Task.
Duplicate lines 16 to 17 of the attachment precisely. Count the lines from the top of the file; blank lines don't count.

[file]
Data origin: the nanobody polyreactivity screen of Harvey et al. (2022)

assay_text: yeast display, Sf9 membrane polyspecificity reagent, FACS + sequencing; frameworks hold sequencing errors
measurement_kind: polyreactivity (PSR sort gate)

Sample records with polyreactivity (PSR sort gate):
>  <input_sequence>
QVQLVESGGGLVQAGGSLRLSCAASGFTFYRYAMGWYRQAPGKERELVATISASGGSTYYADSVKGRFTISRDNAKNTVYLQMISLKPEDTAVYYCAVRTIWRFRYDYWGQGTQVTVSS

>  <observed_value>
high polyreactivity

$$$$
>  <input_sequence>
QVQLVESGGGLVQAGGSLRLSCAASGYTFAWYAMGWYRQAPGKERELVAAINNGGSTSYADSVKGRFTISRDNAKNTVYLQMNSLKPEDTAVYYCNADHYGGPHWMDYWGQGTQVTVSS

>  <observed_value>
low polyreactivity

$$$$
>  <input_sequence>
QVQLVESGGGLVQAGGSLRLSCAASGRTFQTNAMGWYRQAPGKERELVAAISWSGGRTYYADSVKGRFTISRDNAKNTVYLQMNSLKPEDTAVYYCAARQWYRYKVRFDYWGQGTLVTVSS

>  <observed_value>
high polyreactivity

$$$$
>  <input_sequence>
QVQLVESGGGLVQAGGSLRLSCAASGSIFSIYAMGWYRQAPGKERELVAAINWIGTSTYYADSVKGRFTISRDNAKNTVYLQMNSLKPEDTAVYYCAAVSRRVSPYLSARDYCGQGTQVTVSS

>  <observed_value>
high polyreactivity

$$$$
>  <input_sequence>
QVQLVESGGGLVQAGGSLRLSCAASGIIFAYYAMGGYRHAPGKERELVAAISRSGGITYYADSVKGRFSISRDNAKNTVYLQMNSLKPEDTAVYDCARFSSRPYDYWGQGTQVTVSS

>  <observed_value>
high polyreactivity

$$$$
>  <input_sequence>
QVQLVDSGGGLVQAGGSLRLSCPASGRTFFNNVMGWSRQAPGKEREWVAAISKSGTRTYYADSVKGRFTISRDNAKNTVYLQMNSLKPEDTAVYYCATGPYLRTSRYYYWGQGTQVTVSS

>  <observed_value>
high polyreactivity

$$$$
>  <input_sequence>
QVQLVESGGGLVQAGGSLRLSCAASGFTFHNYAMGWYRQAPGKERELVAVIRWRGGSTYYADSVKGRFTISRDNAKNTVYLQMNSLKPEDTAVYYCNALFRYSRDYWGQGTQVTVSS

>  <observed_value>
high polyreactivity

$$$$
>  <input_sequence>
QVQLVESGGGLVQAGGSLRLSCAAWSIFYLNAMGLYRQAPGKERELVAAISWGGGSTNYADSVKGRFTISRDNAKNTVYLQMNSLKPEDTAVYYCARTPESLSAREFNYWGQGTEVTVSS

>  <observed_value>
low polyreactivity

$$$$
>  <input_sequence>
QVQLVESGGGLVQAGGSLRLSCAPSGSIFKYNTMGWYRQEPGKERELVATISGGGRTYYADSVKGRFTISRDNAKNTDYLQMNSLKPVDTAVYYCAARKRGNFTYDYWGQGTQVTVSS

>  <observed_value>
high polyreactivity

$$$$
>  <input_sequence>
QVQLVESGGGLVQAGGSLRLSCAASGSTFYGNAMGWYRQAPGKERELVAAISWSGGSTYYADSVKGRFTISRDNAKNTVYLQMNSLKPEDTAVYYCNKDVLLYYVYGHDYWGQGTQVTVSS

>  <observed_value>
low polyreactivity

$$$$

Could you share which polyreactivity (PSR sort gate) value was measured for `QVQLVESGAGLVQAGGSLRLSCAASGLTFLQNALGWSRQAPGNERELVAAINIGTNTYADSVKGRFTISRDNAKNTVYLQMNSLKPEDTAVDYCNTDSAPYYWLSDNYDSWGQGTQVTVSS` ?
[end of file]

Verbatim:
QVQLVESGGGLVQAGGSLRLSCAASGRTFQTNAMGWYRQAPGKERELVAAISWSGGRTYYADSVKGRFTISRDNAKNTVYLQMNSLKPEDTAVYYCAARQWYRYKVRFDYWGQGTLVTVSS

>  <observed_value>